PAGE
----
I asked Calocurb about this, and to their credit they sent me the paperwork which does indeed show that five scientists agreed that Amarasate was GRAS as a food additive or supplement. However there is no mention in the report of Calocurb itself, or the ‘patented capsule’ by which the Amarasate gets delivered directly to your unsuspecting small intestine.
None of the five independent scientists are from New Zealand; most are based in the US. It may be the case that Calocurb never had any intention of getting regulatory approval in New Zealand at all, because they have decided that the product can be categorised as a dietary supplement – and our regulatory processes for dietary supplements are pretty minimal.
My personal opinion is that Calocurb is not a dietary supplement, because it clearly has “a stated or implied therapeutic purpose” and should therefore be subject to the Medicines Act 1981. But that is obviously not my call. Over to you, Medsafe.
The reality of the weight-loss industry
The sad part of all this is that for the average consumer, there’s basically no health benefit associated with weight loss attempts. I know! It seems crazy doesn’t it? But the evidence is now clear: the majority of people who attempt to lose weight by dieting or using weight loss pills will regain that weight and their health will not improve in the long-term; more likely it will suffer.
Is Calocurb a game-changer in terms of weight loss? I doubt it, because we know that biological appetite and hunger are not the same. It may well be possible to impact appetite – certainly the diet industry have been claiming the ability to do this for years – but hunger is an altogether different beast. Hunger is love, it is desire; we eat for people, to please them, to care for them. We eat to belong, to comfort ourselves or to celebrate. That isn’t appetite.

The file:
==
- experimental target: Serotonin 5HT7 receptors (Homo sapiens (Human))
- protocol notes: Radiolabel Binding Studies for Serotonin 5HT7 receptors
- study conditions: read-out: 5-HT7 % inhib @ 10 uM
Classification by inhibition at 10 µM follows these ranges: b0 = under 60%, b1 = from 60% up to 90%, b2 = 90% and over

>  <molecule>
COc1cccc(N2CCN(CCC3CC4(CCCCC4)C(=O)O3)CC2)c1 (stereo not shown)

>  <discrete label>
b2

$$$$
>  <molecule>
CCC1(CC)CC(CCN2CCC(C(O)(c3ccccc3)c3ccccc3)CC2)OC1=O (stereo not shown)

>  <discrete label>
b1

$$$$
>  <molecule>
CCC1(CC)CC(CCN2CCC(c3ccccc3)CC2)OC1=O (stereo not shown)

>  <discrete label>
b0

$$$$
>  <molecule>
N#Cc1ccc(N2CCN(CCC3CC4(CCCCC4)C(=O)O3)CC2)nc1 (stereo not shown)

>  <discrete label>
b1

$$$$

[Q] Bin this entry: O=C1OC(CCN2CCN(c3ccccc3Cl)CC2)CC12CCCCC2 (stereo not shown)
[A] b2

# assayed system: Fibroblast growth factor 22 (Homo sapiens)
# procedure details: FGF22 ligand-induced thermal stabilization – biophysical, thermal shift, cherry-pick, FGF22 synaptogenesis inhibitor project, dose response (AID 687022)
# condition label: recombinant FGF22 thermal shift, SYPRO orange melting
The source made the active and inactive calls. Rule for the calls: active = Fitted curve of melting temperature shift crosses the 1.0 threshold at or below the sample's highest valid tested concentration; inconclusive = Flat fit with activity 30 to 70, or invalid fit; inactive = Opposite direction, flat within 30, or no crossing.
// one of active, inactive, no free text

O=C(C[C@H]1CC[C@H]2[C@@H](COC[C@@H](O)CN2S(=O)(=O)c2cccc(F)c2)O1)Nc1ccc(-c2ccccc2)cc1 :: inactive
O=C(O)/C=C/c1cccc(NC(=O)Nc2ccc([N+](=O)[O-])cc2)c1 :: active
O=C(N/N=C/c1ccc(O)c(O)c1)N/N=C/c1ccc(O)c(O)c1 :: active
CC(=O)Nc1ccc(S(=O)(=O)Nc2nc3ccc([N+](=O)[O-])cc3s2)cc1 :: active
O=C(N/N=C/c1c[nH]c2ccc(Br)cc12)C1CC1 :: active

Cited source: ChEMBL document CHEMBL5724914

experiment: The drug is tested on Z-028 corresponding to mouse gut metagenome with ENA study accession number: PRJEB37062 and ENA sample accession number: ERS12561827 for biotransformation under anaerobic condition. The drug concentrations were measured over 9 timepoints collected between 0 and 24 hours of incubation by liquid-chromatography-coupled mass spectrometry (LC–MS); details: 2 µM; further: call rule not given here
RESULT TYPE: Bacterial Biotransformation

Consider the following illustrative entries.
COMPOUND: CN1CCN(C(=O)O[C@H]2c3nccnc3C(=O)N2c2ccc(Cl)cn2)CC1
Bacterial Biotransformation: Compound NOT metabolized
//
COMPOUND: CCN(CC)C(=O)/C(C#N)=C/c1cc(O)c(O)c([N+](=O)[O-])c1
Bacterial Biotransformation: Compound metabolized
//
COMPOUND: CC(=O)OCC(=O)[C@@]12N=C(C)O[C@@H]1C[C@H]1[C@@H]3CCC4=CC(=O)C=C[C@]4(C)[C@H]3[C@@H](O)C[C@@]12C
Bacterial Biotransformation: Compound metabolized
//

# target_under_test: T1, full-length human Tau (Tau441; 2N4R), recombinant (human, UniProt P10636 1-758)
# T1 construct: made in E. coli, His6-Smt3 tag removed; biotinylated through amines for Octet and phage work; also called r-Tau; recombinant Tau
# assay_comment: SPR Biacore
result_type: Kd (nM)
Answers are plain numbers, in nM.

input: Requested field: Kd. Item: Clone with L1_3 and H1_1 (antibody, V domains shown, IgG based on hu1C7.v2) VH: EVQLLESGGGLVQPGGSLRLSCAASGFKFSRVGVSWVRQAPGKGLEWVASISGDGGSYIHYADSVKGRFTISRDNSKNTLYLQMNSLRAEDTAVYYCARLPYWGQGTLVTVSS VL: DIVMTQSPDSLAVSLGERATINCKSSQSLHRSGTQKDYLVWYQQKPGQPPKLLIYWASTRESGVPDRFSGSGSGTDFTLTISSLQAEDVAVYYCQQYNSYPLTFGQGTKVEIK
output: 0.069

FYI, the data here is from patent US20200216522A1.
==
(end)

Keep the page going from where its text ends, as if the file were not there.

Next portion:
I do however think that Calocurb has the potential to make lots of money, because weight-anxious consumers will try almost anything.
Perhaps there is a miracle obesity cure out there in the plant kingdom – something that will level the bell curve of human body mass and create a world of people all with BMIs neatly between 20 and 24.9. But I’m not going to hold my breath.
Instead I hope that the scientists involved at least pause for thought here as they read the words of a colleague of theirs from the social sciences. Perhaps it is time to let go of the weight loss fantasy; we have so many pressing societal problems that your scientific knowledge and skills could be better utilised trying to solve.
How Calocurb consumers can get involved
There is a wonderful group based at Otago University called the Centre for Adverse Reactions Monitoring (CARM). Calocurb also mention them on their ‘health professionals’ page. If you or anyone you know has had an adverse reaction to Calocurb then send them an email (email@example.com) and let them know. I’ve done it. We need better data on the side effects of this drug, because it seems to me we cannot rely on Calocurb to gather it and make it freely and easily available.
This post was originally published on The Spinoff. Dr Andrew Dickson is a senior lecturer at Massey University.